“Pull me back to the nightmare, I’d rather be fragile than forever alone.” This simple line that closes the album summarizes Silent Planet’s fourth record. From beginning to end, ‘Iridescent’ traverses through despair, embodying hopelessness within its powerful lyrics and intense instrumentation. Fueled by frontman Garrett Russell’s experiences, the band’s newest effort is both their heaviest and most beautiful record to date.
It should come as no surprise that Silent Planet is at the top of their game musically. ‘Iridescent’ continues the progression of the group’s technical style, mixing heavy and insane riffs with groovy drum chops. Throughout the record, Mitch Stark shows off his guitar proficiency, effortlessly shifting from technical riffs to powerful chord progressions. “Anhedonia” and “Alive, as a Housefire” contain some of his most difficult riffs, combining note-scaling phrases with contrasting low and high dissonance. On the other hand, “Terminal” and the chorus of “Iridescent” showcase a more mellow, progressive side, focusing more on the flow of the chords rather than attempting to be intense. Following suit is Alex Camarena’s impressive drum work that complements the guitar and bass work perfectly. From the pummeling grooves of tracks like “Panopticon” and “The Sound of Sleep” to the supporting chops of “Till We Have Faces,” Alex is at the peak of his career with some of his best drum work in the band’s entire discography.
The lyrics of ‘Iridescent’ take a darker turn from the rest of the Silent Planet discography, complementing the pixelated and ominous soundscapes that weave tangled webs throughout the album’s runtime. Most of the lyrics on the record were written during and about Garrett’s stay in a mental hospital and the debilitating life events that preceded it (as highlighted in 2020’s single “Trilogy”), before his initial psychogenic collapse as his sense of reality was warped by mind-altering medications and hallucinations. This particular experience is detailed on the moving “Terminal/(liminal);”, a powerful track written after struggling with verisimilitudinous visions and pondering if his struggles could even have resolution or if they’re ingrained in his soul. The track takes the listener on an extensive journey through the depths of Garrett’s struggle with mental illness, laced with dark electronics and ethereal instrumentation adding even more emotional weight to the subject. The chilling “Second Sun” further explores this mental battle, with lyrics parallel that of a terrifying psychedelic trip- evocating memories that sting with the bitter taste of regret. Drowning in deja vu with each passing attempt to move on, the track is a discord of anxiety, with frantic guitars and an unsettling atmosphere that complement the tone of the song’s lyrics with flawless execution in one of the most vulnerable and best tracks on the album.
Attempting to understand life after death in a world that is failing around him, Garrett struggles with the contradiction of language and the human perception of life on the abrasive “Translate the Night.” Accompanied by the discomposing intro “112”, the track opens the album on an urgent note, teasing the tantalizing devastation of the record that follows with a climactic breakdown is without description. This devastation reaches its pinnacle on “Alive, as a Housefire”, a seething track dripping with justifiable anger at the American political systems, stemming from observations of the purely inhumane decisions those in authority have made in recent years and the senseless violence and tyranny it has created. Critiques on capitalistic western society is nothing new from the band, however this is the most enraged and pissed off they have ever been, with call-backs to the events of the capitol riots, border crisis, and a slight nod to the politicization of evangelical church- which is also the basis of the soaring single “Anhedonia”– wrapped in jarring musicality and intense deliveries.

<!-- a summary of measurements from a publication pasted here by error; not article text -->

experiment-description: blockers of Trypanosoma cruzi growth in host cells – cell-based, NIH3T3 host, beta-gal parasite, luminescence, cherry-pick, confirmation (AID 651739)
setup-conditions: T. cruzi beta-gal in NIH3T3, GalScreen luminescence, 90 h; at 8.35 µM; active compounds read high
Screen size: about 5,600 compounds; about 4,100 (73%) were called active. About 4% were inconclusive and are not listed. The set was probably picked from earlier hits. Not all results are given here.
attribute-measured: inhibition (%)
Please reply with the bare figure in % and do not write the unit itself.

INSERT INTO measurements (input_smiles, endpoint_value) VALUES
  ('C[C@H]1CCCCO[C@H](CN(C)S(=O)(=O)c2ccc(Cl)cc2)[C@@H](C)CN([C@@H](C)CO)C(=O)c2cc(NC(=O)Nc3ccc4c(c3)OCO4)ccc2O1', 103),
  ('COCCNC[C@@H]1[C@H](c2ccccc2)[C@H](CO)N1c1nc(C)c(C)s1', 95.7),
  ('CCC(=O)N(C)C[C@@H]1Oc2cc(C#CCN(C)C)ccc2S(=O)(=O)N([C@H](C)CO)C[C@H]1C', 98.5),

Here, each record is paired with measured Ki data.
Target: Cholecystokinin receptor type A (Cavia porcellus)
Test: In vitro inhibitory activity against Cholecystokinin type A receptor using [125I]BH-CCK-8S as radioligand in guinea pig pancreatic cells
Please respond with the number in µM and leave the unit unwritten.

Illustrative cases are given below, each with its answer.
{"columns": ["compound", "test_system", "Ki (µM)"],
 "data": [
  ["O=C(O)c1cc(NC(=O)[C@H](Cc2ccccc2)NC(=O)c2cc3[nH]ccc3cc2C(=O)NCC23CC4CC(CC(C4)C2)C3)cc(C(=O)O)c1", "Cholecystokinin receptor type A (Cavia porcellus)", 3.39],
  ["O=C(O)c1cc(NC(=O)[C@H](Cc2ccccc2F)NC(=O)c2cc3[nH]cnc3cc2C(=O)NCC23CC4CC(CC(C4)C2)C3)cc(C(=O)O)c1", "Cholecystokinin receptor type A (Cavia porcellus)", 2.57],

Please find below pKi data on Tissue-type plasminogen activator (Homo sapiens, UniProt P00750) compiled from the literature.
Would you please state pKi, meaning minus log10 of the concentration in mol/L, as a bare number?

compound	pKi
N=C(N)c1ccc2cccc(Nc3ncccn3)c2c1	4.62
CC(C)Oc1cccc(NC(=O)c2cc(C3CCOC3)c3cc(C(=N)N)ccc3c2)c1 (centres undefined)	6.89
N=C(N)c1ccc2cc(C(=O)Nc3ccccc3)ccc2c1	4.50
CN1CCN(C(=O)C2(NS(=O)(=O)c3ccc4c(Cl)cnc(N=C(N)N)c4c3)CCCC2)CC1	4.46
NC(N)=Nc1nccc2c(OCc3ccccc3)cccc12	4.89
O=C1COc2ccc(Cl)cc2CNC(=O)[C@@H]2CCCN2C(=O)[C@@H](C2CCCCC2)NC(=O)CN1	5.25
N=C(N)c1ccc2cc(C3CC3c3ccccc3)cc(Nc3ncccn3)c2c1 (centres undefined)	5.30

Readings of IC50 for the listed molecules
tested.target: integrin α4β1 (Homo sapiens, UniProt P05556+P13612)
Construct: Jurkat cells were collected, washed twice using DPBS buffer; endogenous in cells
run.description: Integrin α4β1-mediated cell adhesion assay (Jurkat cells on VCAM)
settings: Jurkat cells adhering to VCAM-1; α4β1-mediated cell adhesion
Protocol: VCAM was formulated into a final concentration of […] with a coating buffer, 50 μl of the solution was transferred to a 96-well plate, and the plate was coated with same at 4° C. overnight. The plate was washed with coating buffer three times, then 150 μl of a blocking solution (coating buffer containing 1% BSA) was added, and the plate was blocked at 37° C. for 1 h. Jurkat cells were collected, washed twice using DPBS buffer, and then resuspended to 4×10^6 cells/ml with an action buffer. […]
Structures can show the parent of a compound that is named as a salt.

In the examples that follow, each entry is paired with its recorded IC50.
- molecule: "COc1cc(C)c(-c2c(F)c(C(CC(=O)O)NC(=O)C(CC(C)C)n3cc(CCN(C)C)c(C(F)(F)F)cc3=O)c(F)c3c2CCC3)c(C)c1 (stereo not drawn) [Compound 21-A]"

“Till We Have Faces” and “Iridescent” close the album in stunning and open-ended fashion, harkening back to the themes of “Second Sun” and focusing on the end of reality itself. From asking death of the antidote for time (spoiler alert, there is none), to desiring to go back through the “nightmare” to feel something rather than being alone and dying, ‘Iridescent’ ends on a rather hopeless thought of the end of life. Ultimately, however, there is a tinge of hopefulness, especially in the chorus of “Iridescent” seeing eternity amidst the dissolving pains of the world. This contradiction of hope in the hopelessness is further accentuated by the instrumentation, which is simultaneously some of Silent Planet’s best melodic vocals and their heaviest breakdowns as Garrett unleashes arguably the best vocal performance of his career.
‘Iridescent’ shows the entire band working with complete chemistry with one another. Full of some of the best riffs and grooves of their discography as well as the collaborative vocal efforts of all members, Silent Planet feels to be working to their fullest potential here, resulting in an album full of emotion, power, technicality, and proficiency. From its startling beginnings to its desperate endings, the record is one of the strongest releases the band has crafted to date, and a powerful contemplation of life during moments of mental disarray.
Silent Planet‘s fourth full-length studio album ‘Iridescent’ is out now on all streaming platforms via Solid State Records/UNFD. Watch the official music video for “Terminal/(liminal);” below.